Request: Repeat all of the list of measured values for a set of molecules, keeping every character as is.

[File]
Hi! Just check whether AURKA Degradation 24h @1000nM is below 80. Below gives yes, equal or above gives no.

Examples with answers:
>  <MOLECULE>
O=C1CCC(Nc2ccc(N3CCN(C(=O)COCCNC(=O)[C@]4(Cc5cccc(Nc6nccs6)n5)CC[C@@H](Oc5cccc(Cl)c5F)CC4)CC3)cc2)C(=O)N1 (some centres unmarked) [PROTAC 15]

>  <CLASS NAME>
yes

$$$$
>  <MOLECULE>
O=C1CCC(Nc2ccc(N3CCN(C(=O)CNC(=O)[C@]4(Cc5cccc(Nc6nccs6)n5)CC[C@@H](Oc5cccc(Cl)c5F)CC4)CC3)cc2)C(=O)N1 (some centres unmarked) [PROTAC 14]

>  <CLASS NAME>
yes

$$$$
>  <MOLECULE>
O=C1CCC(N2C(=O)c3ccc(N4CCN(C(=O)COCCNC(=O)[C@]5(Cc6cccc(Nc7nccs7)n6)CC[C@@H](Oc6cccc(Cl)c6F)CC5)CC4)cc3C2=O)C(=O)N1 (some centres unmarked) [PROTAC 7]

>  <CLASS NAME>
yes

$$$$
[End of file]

Hi! Just check whether AURKA Degradation 24h @1000nM is below 80. Below gives yes, equal or above gives no.

Examples with answers:
>  <MOLECULE>
O=C1CCC(Nc2ccc(N3CCN(C(=O)COCCNC(=O)[C@]4(Cc5cccc(Nc6nccs6)n5)CC[C@@H](Oc5cccc(Cl)c5F)CC4)CC3)cc2)C(=O)N1 (some centres unmarked) [PROTAC 15]

>  <CLASS NAME>
yes

$$$$
>  <MOLECULE>
O=C1CCC(Nc2ccc(N3CCN(C(=O)CNC(=O)[C@]4(Cc5cccc(Nc6nccs6)n5)CC[C@@H](Oc5cccc(Cl)c5F)CC4)CC3)cc2)C(=O)N1 (some centres unmarked) [PROTAC 14]

>  <CLASS NAME>
yes

$$$$
>  <MOLECULE>
O=C1CCC(N2C(=O)c3ccc(N4CCN(C(=O)COCCNC(=O)[C@]5(Cc6cccc(Nc7nccs7)n6)CC[C@@H](Oc6cccc(Cl)c6F)CC5)CC4)cc3C2=O)C(=O)N1 (some centres unmarked) [PROTAC 7]

>  <CLASS NAME>
yes

$$$$